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Res. No. 26


Resolution calling upon the New York City Department of Education to maintain a minimum level of arts funding in New York City public schools.


By Council Members Williams, Cumbo, Gentile, King, Levin, Levine and Johnson


                     Whereas, As a result of the fiscal crisis of the 1970s, the New York City public school system experienced a significant reduction in funding for arts education; and

                     Whereas, In 1997, former Mayor Rudolph Giuliani created Project ARTS (Arts Restoration to the Schools), which was designed to restore arts education to City schools over a three year period; and

Whereas, Project ARTS funding was intended to support direct instructional services, professional development for educators, curriculum development, equipment, art materials and supplies, as well as arts and cultural services; and

Whereas, Project ARTS was initially allocated $25 million a year, has reached upwards of $75 million a year, and in recent years, has received yearly allocations totaling $67.5 million; and

                      Whereas, According to The Center for Arts Education, Project ARTS has been the “catalyst for the growth and expansion of arts education over the past ten years”; and

                     Whereas, The importance of arts education and its positive impact on a student’s education has been widely researched; and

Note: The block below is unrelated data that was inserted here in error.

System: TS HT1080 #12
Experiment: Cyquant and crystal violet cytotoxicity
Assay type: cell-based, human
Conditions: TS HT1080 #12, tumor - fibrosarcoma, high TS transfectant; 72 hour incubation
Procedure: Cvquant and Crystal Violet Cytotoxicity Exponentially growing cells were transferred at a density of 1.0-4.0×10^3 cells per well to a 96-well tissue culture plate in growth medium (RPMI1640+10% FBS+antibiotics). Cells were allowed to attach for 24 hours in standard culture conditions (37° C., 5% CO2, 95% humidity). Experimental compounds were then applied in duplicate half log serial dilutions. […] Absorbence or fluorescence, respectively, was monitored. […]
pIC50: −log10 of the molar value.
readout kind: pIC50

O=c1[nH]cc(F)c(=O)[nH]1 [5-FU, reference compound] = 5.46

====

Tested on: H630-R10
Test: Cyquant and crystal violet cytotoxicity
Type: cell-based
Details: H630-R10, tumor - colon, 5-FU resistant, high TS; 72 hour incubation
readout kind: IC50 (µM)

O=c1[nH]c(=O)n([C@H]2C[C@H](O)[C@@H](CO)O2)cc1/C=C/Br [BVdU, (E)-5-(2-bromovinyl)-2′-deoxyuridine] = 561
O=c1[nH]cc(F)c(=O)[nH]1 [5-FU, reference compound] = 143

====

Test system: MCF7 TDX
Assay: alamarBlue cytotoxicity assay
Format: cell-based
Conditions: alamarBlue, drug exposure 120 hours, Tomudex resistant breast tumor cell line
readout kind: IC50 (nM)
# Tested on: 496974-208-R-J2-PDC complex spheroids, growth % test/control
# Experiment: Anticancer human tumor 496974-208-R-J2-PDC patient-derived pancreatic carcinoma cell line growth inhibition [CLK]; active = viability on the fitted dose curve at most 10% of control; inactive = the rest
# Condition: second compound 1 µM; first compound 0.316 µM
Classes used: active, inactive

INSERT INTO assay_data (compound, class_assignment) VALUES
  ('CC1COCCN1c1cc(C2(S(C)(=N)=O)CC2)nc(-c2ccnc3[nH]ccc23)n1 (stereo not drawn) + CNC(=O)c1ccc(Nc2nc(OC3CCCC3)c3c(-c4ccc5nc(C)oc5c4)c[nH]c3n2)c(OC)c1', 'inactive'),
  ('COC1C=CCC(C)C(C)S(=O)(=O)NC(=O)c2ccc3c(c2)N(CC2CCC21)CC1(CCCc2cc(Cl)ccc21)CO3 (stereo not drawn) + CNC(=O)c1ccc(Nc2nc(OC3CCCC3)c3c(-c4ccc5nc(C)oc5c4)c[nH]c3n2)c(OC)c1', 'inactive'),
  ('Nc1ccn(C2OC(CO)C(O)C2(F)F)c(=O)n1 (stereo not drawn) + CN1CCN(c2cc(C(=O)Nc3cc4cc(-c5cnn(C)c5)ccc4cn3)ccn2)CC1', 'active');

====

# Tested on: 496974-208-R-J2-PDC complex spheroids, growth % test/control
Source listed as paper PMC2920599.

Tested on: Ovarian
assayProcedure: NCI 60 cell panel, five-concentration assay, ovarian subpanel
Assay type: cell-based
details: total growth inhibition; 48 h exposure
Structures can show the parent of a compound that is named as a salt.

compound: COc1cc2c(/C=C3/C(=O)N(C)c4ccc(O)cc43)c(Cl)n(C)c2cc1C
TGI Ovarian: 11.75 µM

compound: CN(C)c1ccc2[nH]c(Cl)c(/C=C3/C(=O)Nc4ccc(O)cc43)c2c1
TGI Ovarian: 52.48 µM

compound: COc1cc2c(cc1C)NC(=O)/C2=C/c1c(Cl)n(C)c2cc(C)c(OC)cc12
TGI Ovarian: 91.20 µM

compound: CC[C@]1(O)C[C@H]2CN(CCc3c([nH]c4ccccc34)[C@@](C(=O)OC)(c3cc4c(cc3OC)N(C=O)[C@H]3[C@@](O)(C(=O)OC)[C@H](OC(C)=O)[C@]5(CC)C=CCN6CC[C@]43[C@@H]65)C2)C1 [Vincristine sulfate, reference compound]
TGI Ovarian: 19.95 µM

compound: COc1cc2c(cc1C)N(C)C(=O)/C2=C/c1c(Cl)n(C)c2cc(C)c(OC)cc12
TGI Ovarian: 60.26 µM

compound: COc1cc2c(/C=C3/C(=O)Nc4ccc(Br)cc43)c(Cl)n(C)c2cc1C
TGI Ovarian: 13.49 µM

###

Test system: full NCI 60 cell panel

Whereas, A report by the Arts Education Partnership (AEP) shows a correlation between instruction in the arts and greater student achievement and social development; and



Whereas, In addition, the AEP report found that economically disadvantaged students and students in need of remedial instruction experience the most gains in learning from arts education; and

Whereas, In January 2007, Mayor Michael Bloomberg outlined his most recent Children First School Reforms in his State of the City address; and

Whereas, These reforms include four initiatives, one of which is the Public School Empowerment Initiative, which gives principals greater discretion in running their schools, including hiring personnel and managing the budget; and

Whereas, Some arts advocates have expressed concern regarding the continuation of arts programming in public schools since the Department of Education (DOE) has indicated that funds previously earmarked for Project ARTS would now be made available for principals to spend at their discretion; and

Whereas, Arts advocates fear that principals may be inclined to spend funds on more academic programs, rather than arts programs, in order to raise test scores to meet accountability standards that were put forth in the most recent reform; and

Whereas, For example back in 2001 when former Chancellor Harold Levy allowed for the redirection of Project ARTS funds to cover expenses unrelated to arts education, arts education spending was reduced by fifty percent; and

Whereas, Recognizing the importance of arts education, it is imperative that the DOE take action to ensure that arts education programs continue to be made available to all students; now, therefore be it

Resolved, That the Council of the City of New York calls upon the New York City Department of Education to maintain a minimum level of arts funding in New York City public schools.


Res. No. 158-2010

LS# 162